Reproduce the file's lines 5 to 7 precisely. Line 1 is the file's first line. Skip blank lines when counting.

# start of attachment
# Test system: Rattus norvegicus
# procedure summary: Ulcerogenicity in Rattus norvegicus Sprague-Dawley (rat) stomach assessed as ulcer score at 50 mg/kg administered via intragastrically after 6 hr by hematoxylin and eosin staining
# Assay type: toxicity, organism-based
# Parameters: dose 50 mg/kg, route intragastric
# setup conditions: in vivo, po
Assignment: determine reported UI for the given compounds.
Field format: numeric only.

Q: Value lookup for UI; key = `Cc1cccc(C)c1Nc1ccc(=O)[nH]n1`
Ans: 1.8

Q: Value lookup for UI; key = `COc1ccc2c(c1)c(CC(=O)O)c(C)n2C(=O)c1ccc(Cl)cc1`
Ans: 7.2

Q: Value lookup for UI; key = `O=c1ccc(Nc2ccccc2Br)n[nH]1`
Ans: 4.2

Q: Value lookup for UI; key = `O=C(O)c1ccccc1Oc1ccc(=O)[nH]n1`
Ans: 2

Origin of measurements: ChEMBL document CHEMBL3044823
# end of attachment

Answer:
# setup conditions: in vivo, po
Assignment: determine reported UI for the given compounds.
Field format: numeric only.